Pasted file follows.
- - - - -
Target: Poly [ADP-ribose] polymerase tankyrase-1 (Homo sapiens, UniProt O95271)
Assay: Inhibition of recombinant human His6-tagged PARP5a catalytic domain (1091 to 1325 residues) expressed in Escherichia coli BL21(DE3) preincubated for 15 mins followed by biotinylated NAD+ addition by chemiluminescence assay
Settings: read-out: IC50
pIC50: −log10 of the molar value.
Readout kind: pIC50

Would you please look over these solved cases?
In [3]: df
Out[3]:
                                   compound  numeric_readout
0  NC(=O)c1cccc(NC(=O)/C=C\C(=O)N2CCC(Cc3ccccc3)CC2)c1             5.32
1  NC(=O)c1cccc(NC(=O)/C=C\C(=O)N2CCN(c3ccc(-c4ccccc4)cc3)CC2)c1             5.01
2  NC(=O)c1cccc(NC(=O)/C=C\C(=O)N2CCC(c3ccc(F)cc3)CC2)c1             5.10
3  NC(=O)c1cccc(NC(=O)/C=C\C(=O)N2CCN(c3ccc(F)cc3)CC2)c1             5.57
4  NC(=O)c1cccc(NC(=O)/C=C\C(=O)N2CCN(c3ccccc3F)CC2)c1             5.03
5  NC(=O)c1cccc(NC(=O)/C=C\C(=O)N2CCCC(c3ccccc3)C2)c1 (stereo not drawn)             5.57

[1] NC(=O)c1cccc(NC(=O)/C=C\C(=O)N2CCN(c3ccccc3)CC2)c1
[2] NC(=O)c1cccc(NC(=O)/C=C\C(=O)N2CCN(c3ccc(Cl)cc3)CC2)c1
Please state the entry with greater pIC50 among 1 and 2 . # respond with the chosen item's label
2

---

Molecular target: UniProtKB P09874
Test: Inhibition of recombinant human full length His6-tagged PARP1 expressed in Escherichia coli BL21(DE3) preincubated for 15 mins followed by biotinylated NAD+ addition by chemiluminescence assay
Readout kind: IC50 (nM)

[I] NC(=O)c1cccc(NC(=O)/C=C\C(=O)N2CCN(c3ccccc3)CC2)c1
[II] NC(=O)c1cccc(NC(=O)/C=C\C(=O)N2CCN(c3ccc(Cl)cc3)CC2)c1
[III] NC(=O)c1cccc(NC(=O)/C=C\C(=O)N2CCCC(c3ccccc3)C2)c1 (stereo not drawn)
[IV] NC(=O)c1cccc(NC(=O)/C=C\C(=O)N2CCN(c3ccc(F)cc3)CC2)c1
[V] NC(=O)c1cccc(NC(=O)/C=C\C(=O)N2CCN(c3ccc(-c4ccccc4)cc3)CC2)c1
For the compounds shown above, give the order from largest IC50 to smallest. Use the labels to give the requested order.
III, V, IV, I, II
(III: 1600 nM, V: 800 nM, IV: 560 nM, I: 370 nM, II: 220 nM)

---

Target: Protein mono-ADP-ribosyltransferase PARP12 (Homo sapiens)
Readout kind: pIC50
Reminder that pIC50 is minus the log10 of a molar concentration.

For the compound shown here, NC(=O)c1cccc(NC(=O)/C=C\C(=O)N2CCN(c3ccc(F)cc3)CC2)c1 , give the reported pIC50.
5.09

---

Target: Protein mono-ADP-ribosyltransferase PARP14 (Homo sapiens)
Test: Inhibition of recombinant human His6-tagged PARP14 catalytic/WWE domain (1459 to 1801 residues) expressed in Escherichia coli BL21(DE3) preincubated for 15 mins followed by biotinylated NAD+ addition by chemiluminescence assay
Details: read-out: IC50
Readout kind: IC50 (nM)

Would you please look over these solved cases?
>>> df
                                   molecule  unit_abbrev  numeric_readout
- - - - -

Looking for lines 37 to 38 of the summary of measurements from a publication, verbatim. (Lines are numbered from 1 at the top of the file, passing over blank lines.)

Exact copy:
5.09

---